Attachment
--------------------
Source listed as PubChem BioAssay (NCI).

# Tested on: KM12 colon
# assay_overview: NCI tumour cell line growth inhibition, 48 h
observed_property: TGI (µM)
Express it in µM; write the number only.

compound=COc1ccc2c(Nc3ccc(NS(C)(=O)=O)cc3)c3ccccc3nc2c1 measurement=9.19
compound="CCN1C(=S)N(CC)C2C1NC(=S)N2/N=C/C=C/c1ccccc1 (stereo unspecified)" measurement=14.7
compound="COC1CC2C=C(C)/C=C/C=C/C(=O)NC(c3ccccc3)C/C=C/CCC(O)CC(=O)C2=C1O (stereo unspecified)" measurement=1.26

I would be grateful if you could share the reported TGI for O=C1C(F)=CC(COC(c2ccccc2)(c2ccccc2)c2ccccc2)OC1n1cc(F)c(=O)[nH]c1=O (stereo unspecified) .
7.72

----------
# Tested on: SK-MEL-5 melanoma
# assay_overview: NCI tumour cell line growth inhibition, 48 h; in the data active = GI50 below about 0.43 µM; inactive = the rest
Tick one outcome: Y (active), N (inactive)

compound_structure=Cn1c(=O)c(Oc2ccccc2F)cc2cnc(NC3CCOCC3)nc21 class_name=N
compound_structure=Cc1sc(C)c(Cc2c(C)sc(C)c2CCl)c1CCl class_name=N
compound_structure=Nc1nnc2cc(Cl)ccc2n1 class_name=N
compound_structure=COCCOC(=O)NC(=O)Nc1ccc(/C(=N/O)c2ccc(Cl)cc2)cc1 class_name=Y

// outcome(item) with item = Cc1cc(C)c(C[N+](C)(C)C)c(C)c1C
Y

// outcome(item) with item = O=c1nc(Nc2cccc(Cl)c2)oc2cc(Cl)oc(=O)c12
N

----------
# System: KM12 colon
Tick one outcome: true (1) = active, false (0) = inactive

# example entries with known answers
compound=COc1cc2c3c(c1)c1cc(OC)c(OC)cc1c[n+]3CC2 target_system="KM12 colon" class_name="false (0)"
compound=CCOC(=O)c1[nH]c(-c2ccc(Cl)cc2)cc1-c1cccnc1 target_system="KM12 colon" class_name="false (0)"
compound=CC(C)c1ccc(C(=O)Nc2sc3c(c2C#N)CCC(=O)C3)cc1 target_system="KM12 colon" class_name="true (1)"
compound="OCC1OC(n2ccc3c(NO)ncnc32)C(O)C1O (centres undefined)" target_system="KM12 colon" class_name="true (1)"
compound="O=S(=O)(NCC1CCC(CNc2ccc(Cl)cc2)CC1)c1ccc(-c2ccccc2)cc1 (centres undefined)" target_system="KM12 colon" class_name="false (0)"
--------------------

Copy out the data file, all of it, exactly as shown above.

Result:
Source listed as PubChem BioAssay (NCI).

# Tested on: KM12 colon
# assay_overview: NCI tumour cell line growth inhibition, 48 h
observed_property: TGI (µM)
Express it in µM; write the number only.

compound=COc1ccc2c(Nc3ccc(NS(C)(=O)=O)cc3)c3ccccc3nc2c1 measurement=9.19
compound="CCN1C(=S)N(CC)C2C1NC(=S)N2/N=C/C=C/c1ccccc1 (stereo unspecified)" measurement=14.7
compound="COC1CC2C=C(C)/C=C/C=C/C(=O)NC(c3ccccc3)C/C=C/CCC(O)CC(=O)C2=C1O (stereo unspecified)" measurement=1.26

I would be grateful if you could share the reported TGI for O=C1C(F)=CC(COC(c2ccccc2)(c2ccccc2)c2ccccc2)OC1n1cc(F)c(=O)[nH]c1=O (stereo unspecified) .
7.72

----------
# Tested on: SK-MEL-5 melanoma
# assay_overview: NCI tumour cell line growth inhibition, 48 h; in the data active = GI50 below about 0.43 µM; inactive = the rest
Tick one outcome: Y (active), N (inactive)

compound_structure=Cn1c(=O)c(Oc2ccccc2F)cc2cnc(NC3CCOCC3)nc21 class_name=N
compound_structure=Cc1sc(C)c(Cc2c(C)sc(C)c2CCl)c1CCl class_name=N
compound_structure=Nc1nnc2cc(Cl)ccc2n1 class_name=N
compound_structure=COCCOC(=O)NC(=O)Nc1ccc(/C(=N/O)c2ccc(Cl)cc2)cc1 class_name=Y

// outcome(item) with item = Cc1cc(C)c(C[N+](C)(C)C)c(C)c1C
Y

// outcome(item) with item = O=c1nc(Nc2cccc(Cl)c2)oc2cc(Cl)oc(=O)c12
N

----------
# System: KM12 colon
Tick one outcome: true (1) = active, false (0) = inactive

# example entries with known answers
compound=COc1cc2c3c(c1)c1cc(OC)c(OC)cc1c[n+]3CC2 target_system="KM12 colon" class_name="false (0)"
compound=CCOC(=O)c1[nH]c(-c2ccc(Cl)cc2)cc1-c1cccnc1 target_system="KM12 colon" class_name="false (0)"
compound=CC(C)c1ccc(C(=O)Nc2sc3c(c2C#N)CCC(=O)C3)cc1 target_system="KM12 colon" class_name="true (1)"
compound="OCC1OC(n2ccc3c(NO)ncnc32)C(O)C1O (centres undefined)" target_system="KM12 colon" class_name="true (1)"
compound="O=S(=O)(NCC1CCC(CNc2ccc(Cl)cc2)CC1)c1ccc(-c2ccccc2)cc1 (centres undefined)" target_system="KM12 colon" class_name="false (0)"